Following the missile launch, he appeared on shows like Hannity, Fox & Friends, Shepard Smith Reporting, The First 100 Days, and America’s News HQ and praised President Trump for showing “strong, responsible, and moral leadership.”

    Keane’s biography on Fox News’ website also makes no mention of his ties to General Dynamics.

    In 2013, the Public Accountability Initiative criticized Keane and other military analysts for routinely failing to disclose their ties to defense contractors and other firms while discussing Syria. The nonprofit noted that Keane has also been “a venture partner of SCP Partners, a defense-focused investment firm.” The Washington Post quoted then-Fox News executive vice president Michael Clemente stating of Keane: “We generally disclose contacts when our judgment is that it’s journalistically germane to the story.”

  • TV News Coverage Of Trump’s Policies Overwhelmed By His Wiretapping Lie

    Blog ››› ››› ALEX MORASH

    Broadcast and cable news coverage of ruinous economic policies rolled out by the White House last week was overwhelmed by the president’s false accusation that his predecessor illegally wiretapped Trump Tower during the 2016 election.

    On March 13, the Congressional Budget Office (CBO) reported that up to 24 million Americans would lose access to health insurance over the next 10 years if the Republican plan to repeal and replace Obamacare goes into effect. On that same day, the Trump administration unveiled an overlooked executive order that encourages cabinet secretaries and agency directors to create a plan to completely reshape a federal bureaucracy of over 2.8 million employees. And on March 16, the Trump administration unveiled its budget outline for the 2018 fiscal year, featuring proposed “massive cuts” to nondefense spending. The proposed cuts, which would offset an increase in spending on military programs and a border wall, would hit almost every facet of the federal government, but they would come down particularly hard on funding for small programs including Meals on Wheels, the Corporation for Public Broadcasting, and PBS.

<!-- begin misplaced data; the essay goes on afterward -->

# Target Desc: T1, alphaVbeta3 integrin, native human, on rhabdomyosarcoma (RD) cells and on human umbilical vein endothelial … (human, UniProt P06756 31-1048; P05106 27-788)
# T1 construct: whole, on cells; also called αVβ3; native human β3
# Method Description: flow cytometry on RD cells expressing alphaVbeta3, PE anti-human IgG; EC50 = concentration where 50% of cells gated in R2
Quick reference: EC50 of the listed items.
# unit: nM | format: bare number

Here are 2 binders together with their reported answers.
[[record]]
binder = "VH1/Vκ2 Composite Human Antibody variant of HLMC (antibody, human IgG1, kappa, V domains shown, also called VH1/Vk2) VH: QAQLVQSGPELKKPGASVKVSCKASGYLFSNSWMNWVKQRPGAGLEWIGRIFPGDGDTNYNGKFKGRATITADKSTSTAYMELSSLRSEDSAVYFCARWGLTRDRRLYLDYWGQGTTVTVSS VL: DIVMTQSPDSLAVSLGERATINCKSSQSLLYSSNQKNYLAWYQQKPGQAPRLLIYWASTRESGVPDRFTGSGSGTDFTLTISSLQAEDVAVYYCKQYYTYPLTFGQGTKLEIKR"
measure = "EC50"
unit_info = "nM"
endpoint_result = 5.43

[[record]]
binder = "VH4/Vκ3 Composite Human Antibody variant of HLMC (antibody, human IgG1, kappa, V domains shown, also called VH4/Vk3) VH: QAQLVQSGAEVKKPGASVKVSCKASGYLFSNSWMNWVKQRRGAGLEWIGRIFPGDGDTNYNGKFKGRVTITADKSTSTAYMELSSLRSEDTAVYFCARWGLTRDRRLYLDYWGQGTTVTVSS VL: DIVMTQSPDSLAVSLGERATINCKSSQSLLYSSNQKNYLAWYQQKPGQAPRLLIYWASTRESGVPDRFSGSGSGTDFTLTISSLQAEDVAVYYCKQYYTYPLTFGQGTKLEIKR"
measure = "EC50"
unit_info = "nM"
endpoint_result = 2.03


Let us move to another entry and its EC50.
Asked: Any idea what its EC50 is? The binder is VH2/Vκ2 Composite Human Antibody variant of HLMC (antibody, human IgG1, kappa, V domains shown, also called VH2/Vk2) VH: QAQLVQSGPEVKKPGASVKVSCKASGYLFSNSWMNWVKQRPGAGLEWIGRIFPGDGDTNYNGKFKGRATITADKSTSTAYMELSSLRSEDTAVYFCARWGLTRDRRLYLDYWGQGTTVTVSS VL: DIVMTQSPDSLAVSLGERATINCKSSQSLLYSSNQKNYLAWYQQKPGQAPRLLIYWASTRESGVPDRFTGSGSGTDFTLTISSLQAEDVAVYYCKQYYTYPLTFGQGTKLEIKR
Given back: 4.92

Yet according to Media Matters research, from March 13 to 17, President Donald Trump’s false wiretap claim dominated TV news coverage, overshadowing discussion of these important policy moves. While Trump’s lie certainly merits extensive media coverage, it’s also crucial to share details of his policymaking with the public.

    Trump ignited a media firestorm in early March when he repeatedly accused former President Barack Obama of illegally wiretapping him in the midst of last year's election. Right-wing media, led by Fox News, sprang to his defense even though the president offered no evidence to support his claim. Meanwhile, legitimate reporters exposed the bizarre accusation’s source as “the right-wing fever swamps” of fringe media and reported that it was pushed by a Russian state-sponsored news network. During March 20 testimony before the House Intelligence Committee, FBI Director James Comey put Trump’s wiretapping lie to rest, telling the committee, “I have no information that supports those tweets.”

    Yet nearly two weeks after Trump initially made the claim, his smear of Obama still had such an influence on television news coverage that it overshadowed every other discussion about Trump’s policy agenda last week. Media Matters identified 226 segments from March 13 through 17 that focused on Trump during evening programming on CNN, Fox News, and MSNBC and major news programs on ABC, CBS, NBC, and PBS. Of those segments, 64 focused on Trump’s wiretapping allegations -- a figure that dwarfed every other major issue Media Matters identified. Coverage of Trump’s health care plan came in a distant second place, with 37 segments, and stories related to the portion of Trump’s 2005 tax returns obtained by Rachel Maddow ranked third (26 segments). Trump’s proposed budget outline was discussed in just 14 segments, and his executive order to reshape the federal workforce registered just four mentions.

    With television news forced to dissect and debunk Trump’s outrageous claims, coverage of pressing economic issues was eclipsed. Coverage of the efforts to repeal the Affordable Care Act -- which health care experts have said would be particularly harmful to low-income Americans, seniors, and people dealing with illnesses -- could not overtake that of Trump’s wiretapping tweet, even with the Trump administration attempting to smear the CBO numbers in the press. The executive order, which was described by CNN reporter Stephen Collinson as part of Trump’s larger goal to “dismember government one dollar at a time,” barely registered in news coverage at all. And Trump’s budget cuts, which would decimate social safety net programs, were discussed 14 times during evening news coverage on March 16 and 17, while Trump’s lie about wiretapping was discussed 35 times on those two days.

    Trump’s promotion of a discredited lie accusing his predecessor of illegal conduct while in office merits extensive media coverage, but the policies he has enacted or plans to enact can be just as destructive as the misinformation he spreads. Media cannot afford to let Trump's misleading claims dominate the news cycle, drowning out crucial coverage of the pain his policies may cause the United States.